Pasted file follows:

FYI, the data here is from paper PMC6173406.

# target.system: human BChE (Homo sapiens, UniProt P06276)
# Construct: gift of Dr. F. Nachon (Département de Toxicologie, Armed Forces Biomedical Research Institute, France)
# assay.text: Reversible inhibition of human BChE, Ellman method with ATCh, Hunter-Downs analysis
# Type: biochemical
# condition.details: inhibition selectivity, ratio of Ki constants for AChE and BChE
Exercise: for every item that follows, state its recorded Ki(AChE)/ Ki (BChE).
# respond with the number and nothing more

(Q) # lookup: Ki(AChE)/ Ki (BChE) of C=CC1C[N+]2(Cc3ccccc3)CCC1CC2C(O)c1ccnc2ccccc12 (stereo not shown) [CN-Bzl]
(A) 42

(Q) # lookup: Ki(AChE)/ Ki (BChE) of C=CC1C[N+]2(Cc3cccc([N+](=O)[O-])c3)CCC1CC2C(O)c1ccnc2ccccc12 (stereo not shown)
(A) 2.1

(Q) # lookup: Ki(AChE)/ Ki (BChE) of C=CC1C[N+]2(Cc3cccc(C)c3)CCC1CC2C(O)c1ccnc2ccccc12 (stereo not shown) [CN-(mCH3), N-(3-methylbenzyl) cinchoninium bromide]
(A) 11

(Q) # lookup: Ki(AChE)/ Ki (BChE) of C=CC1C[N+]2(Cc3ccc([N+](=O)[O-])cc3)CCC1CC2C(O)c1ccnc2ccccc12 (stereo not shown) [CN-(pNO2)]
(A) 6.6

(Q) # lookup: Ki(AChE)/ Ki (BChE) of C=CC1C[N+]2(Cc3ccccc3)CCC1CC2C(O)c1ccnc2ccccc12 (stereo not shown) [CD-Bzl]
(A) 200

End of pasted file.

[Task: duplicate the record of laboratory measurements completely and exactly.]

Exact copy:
FYI, the data here is from paper PMC6173406.

# target.system: human BChE (Homo sapiens, UniProt P06276)
# Construct: gift of Dr. F. Nachon (Département de Toxicologie, Armed Forces Biomedical Research Institute, France)
# assay.text: Reversible inhibition of human BChE, Ellman method with ATCh, Hunter-Downs analysis
# Type: biochemical
# condition.details: inhibition selectivity, ratio of Ki constants for AChE and BChE
Exercise: for every item that follows, state its recorded Ki(AChE)/ Ki (BChE).
# respond with the number and nothing more

(Q) # lookup: Ki(AChE)/ Ki (BChE) of C=CC1C[N+]2(Cc3ccccc3)CCC1CC2C(O)c1ccnc2ccccc12 (stereo not shown) [CN-Bzl]
(A) 42

(Q) # lookup: Ki(AChE)/ Ki (BChE) of C=CC1C[N+]2(Cc3cccc([N+](=O)[O-])c3)CCC1CC2C(O)c1ccnc2ccccc12 (stereo not shown)
(A) 2.1

(Q) # lookup: Ki(AChE)/ Ki (BChE) of C=CC1C[N+]2(Cc3cccc(C)c3)CCC1CC2C(O)c1ccnc2ccccc12 (stereo not shown) [CN-(mCH3), N-(3-methylbenzyl) cinchoninium bromide]
(A) 11

(Q) # lookup: Ki(AChE)/ Ki (BChE) of C=CC1C[N+]2(Cc3ccc([N+](=O)[O-])cc3)CCC1CC2C(O)c1ccnc2ccccc12 (stereo not shown) [CN-(pNO2)]
(A) 6.6

(Q) # lookup: Ki(AChE)/ Ki (BChE) of C=CC1C[N+]2(Cc3ccccc3)CCC1CC2C(O)c1ccnc2ccccc12 (stereo not shown) [CD-Bzl]
(A) 200